Home > From This Moment(8)

From This Moment(8)
Author: Melanie Harlow

“Yes.” I poured some more wine for myself. “Can I get you anything? A glass of wine? Some pasta? Are you hungry? Have you eaten?” Whoa, Hannah. Whoa.

“I’d love some pasta. It smells delicious.”

“Nothing fancy, just some tomato basil sauce.” I pulled the leftovers from the fridge, glad to have something to do.

“We growed the basil!” Abby climbed into her chair at the table. “And Mommy let me pick it.”

“She did? I bet you’re a great helper in the garden.” He set his bag on the table and sat down next to Abby.

He chose Drew’s chair. That’s Drew’s chair.

Squelching the urge to ask him to sit somewhere else, I stuck a bowl of pasta in the microwave. Don’t be ridiculous. Many people have sat in that chair since Drew died. And it’s not his chair anymore, because he’s gone.

“We don’t really have a garden,” I said, trying to keep my tone natural. “Just some pots in the yard. But I’d like to plant one.” It’s on my list of Things Drew And I Wanted To Do Together But Now I’ll Have To Do Alone. “Would you like a glass of wine?”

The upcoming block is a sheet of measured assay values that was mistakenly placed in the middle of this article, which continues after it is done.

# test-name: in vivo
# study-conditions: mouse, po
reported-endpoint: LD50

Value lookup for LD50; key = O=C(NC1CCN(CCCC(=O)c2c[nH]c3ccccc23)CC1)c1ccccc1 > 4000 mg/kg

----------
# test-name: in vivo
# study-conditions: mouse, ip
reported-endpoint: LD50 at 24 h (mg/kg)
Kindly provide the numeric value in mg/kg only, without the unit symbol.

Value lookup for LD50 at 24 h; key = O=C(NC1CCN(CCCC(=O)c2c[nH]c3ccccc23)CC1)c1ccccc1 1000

He glanced at the wineglass in my hand. “Sure, thanks.”

I poured him a glass of pinot noir and prepared a salad for him while he shared the gifts he’d brought for Abby from Africa—a hand-made musical instrument, a stuffed elephant, a bright yellow dress, and a children’s book about African animals. Abby loved it all and wanted to put the dress on right away.

“I hope it’s the right size.” He watched her run out of the kitchen with it, and a moment later I heard her feet on the stairs.

“I’m sure it’s fine.” I set the pasta and salad in front of him, placed a napkin and fork on the table, and took the chair across from his.

“Wow. This looks great. Thank you.”

“You’re welcome.”

He dug in, and I sipped my wine. For the first time since he’d arrived, I allowed myself to really look at him. He wore jeans and a white collared shirt that set off his golden skin, and his hair was closely cropped on the sides and back, just like Drew’s had been, and a little longer on the top where brown curls traitorously beckoned my fingers. I wanted to touch it.